People love their doctors. Study after study has shown this to be true. Typically 75%-95% of patients surveyed claim that they completely or mostly trust their physician. Does this finding hold even when doctors are compensated through a capitation method and have a financial incentive to withhold care? A study by Kao, et al. (1998) shows that even capitation patients largely trust their doctor. The authors find 94% of FFS indemnity patients, 85% of managed FFS patients, 83% of salary patient patients and 77% of capitated patients trust their doctor.
A study by Hall et al. used a randomized trial where half of HMO patients were explicitly informed that their doctors were compensated on a capitation basis and had a financial incentive to withhold services. These disclosures were found to have no negative effects on the trust of either physicians or insurers. The authors conclude that “once patients have formed opinions of their physicians based on actual experience with them, information about payment methods has little or no effect on their opinions, possibly because of the cognitive dissonance that otherwise would arise.” It would be interesting to examine whether a doctor’s actual proficiency or the doctor’s personality mattered more to the patient in terms of their level of trust.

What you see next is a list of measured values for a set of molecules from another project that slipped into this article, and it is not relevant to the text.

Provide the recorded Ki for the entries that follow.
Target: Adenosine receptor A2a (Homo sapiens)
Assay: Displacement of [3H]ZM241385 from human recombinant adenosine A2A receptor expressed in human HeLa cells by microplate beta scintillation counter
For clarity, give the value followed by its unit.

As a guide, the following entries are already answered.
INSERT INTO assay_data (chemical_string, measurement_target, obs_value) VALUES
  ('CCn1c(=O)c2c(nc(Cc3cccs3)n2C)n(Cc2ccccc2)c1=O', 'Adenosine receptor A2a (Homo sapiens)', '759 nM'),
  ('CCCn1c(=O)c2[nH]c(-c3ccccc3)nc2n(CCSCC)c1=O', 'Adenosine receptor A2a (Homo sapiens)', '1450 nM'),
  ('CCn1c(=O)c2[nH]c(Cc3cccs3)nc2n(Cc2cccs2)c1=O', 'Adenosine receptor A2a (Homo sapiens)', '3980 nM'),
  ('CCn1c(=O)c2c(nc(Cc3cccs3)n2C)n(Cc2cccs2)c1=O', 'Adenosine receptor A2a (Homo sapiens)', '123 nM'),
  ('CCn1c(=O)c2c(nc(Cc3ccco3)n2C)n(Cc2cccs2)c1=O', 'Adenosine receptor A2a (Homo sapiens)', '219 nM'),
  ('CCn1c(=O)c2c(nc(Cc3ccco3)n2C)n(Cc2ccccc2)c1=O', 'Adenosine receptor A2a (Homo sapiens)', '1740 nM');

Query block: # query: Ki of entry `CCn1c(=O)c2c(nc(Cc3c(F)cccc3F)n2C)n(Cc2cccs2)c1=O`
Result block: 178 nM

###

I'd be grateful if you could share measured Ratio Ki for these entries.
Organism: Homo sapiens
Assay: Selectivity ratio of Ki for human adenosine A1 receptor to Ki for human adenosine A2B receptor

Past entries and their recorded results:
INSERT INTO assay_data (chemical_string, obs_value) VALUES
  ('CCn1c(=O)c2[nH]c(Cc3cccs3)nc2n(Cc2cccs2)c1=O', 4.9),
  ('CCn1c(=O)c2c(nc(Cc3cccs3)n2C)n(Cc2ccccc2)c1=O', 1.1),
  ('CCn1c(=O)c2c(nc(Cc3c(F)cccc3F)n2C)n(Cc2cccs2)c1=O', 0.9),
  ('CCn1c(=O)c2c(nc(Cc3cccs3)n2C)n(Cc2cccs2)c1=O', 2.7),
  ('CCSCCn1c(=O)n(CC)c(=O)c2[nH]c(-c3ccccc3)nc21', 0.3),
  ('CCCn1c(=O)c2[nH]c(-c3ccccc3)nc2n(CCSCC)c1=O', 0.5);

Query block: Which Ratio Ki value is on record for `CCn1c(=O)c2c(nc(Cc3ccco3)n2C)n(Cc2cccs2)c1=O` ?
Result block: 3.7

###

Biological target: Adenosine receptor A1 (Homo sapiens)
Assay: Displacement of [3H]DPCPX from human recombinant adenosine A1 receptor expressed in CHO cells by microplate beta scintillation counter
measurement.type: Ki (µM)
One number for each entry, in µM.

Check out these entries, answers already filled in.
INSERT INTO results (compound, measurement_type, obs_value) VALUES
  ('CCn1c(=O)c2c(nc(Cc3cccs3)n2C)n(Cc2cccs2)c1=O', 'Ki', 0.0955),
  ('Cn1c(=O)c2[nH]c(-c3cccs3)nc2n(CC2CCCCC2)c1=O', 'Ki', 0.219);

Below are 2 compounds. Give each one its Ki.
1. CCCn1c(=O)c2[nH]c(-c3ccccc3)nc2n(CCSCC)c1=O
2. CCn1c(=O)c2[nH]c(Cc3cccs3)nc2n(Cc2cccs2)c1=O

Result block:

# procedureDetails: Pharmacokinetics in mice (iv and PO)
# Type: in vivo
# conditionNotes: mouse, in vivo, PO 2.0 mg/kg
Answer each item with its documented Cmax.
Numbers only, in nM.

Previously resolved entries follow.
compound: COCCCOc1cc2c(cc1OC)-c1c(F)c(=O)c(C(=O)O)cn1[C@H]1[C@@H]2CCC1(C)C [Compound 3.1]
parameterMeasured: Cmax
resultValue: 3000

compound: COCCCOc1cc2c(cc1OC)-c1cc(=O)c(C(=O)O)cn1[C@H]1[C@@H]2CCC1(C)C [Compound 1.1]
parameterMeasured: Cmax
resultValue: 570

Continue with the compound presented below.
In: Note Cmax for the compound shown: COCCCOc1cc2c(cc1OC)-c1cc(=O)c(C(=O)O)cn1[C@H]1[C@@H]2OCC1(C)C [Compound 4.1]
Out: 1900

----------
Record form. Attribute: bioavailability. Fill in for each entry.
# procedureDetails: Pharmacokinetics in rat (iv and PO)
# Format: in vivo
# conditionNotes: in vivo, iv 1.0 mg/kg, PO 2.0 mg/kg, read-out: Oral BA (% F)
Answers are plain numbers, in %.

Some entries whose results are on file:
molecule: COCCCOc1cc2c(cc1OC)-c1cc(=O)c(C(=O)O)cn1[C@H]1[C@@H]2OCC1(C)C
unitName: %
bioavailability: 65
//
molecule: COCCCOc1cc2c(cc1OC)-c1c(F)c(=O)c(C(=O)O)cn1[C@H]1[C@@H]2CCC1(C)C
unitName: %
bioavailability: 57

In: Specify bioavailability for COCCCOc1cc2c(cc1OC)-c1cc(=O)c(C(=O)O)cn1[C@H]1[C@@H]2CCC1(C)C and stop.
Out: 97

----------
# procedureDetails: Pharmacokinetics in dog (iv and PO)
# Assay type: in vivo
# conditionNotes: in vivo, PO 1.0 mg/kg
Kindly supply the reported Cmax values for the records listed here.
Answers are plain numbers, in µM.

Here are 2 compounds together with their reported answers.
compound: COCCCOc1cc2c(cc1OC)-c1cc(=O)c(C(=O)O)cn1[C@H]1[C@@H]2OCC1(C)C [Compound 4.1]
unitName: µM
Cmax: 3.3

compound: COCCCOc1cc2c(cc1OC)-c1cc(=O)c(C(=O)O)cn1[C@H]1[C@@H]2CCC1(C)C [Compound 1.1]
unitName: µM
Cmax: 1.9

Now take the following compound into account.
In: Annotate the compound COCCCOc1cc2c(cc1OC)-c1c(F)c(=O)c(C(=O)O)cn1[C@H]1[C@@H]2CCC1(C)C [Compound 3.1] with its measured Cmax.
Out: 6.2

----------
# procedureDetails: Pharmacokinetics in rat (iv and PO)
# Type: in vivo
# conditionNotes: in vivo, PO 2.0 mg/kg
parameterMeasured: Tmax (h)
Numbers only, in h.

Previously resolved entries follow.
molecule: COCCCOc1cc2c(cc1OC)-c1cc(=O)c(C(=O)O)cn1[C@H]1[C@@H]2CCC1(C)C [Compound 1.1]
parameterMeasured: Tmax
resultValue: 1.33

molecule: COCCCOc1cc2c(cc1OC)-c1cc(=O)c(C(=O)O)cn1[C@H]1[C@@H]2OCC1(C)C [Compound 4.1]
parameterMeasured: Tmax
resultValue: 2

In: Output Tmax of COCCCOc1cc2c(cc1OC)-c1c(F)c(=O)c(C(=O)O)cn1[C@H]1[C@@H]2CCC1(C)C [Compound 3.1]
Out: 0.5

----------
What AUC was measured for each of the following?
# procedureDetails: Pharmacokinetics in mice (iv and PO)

Hall; Dugan; Balkrishnan; Bradley; (2002) “How disclosing HMO physician incentives affects trust” Health Affairs, March/April, pp. 197-206.
Kao; Green; Zaslavsky; Koplan; Cleary; (1998) “The relationship between method of physician payment and patient trust” JAMA, Vol 280, No. 19, pp. 1708-1714.